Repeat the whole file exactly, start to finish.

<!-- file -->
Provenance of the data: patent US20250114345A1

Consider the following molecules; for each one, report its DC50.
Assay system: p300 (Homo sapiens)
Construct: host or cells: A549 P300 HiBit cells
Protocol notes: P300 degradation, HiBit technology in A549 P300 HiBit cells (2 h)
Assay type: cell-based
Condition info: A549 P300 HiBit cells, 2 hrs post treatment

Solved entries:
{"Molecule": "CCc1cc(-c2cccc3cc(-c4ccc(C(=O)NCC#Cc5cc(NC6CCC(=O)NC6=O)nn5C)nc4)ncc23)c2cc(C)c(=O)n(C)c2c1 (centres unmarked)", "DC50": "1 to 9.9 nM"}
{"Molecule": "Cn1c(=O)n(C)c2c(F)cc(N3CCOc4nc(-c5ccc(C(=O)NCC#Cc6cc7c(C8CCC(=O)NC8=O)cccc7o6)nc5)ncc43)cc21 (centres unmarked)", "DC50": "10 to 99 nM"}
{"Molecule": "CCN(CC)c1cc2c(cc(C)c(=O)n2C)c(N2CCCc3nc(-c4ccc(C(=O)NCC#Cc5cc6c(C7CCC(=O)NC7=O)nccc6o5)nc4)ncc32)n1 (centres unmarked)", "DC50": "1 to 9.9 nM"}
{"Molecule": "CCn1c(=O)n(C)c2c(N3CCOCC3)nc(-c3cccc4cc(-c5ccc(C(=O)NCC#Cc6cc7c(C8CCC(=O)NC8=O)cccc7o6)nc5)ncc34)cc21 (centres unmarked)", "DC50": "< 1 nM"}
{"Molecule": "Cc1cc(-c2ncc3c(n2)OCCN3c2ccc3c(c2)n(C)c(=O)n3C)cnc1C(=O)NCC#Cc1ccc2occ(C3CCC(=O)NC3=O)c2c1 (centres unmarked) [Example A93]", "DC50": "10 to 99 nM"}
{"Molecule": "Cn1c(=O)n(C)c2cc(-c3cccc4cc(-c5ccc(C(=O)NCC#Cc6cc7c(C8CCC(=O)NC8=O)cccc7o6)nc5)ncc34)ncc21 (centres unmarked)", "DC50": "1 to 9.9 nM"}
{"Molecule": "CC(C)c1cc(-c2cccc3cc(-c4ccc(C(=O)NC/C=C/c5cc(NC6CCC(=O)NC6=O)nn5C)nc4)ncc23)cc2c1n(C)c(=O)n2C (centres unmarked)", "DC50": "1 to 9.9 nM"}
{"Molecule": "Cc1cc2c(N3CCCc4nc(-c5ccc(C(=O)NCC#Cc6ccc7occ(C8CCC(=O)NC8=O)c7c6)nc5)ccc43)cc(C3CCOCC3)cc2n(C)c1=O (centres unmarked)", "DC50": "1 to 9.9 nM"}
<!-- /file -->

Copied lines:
Provenance of the data: patent US20250114345A1

Consider the following molecules; for each one, report its DC50.
Assay system: p300 (Homo sapiens)
Construct: host or cells: A549 P300 HiBit cells
Protocol notes: P300 degradation, HiBit technology in A549 P300 HiBit cells (2 h)
Assay type: cell-based
Condition info: A549 P300 HiBit cells, 2 hrs post treatment

Solved entries:
{"Molecule": "CCc1cc(-c2cccc3cc(-c4ccc(C(=O)NCC#Cc5cc(NC6CCC(=O)NC6=O)nn5C)nc4)ncc23)c2cc(C)c(=O)n(C)c2c1 (centres unmarked)", "DC50": "1 to 9.9 nM"}
{"Molecule": "Cn1c(=O)n(C)c2c(F)cc(N3CCOc4nc(-c5ccc(C(=O)NCC#Cc6cc7c(C8CCC(=O)NC8=O)cccc7o6)nc5)ncc43)cc21 (centres unmarked)", "DC50": "10 to 99 nM"}
{"Molecule": "CCN(CC)c1cc2c(cc(C)c(=O)n2C)c(N2CCCc3nc(-c4ccc(C(=O)NCC#Cc5cc6c(C7CCC(=O)NC7=O)nccc6o5)nc4)ncc32)n1 (centres unmarked)", "DC50": "1 to 9.9 nM"}
{"Molecule": "CCn1c(=O)n(C)c2c(N3CCOCC3)nc(-c3cccc4cc(-c5ccc(C(=O)NCC#Cc6cc7c(C8CCC(=O)NC8=O)cccc7o6)nc5)ncc34)cc21 (centres unmarked)", "DC50": "< 1 nM"}
{"Molecule": "Cc1cc(-c2ncc3c(n2)OCCN3c2ccc3c(c2)n(C)c(=O)n3C)cnc1C(=O)NCC#Cc1ccc2occ(C3CCC(=O)NC3=O)c2c1 (centres unmarked) [Example A93]", "DC50": "10 to 99 nM"}
{"Molecule": "Cn1c(=O)n(C)c2cc(-c3cccc4cc(-c5ccc(C(=O)NCC#Cc6cc7c(C8CCC(=O)NC8=O)cccc7o6)nc5)ncc34)ncc21 (centres unmarked)", "DC50": "1 to 9.9 nM"}
{"Molecule": "CC(C)c1cc(-c2cccc3cc(-c4ccc(C(=O)NC/C=C/c5cc(NC6CCC(=O)NC6=O)nn5C)nc4)ncc23)cc2c1n(C)c(=O)n2C (centres unmarked)", "DC50": "1 to 9.9 nM"}
{"Molecule": "Cc1cc2c(N3CCCc4nc(-c5ccc(C(=O)NCC#Cc6ccc7occ(C8CCC(=O)NC8=O)c7c6)nc5)ccc43)cc(C3CCOCC3)cc2n(C)c1=O (centres unmarked)", "DC50": "1 to 9.9 nM"}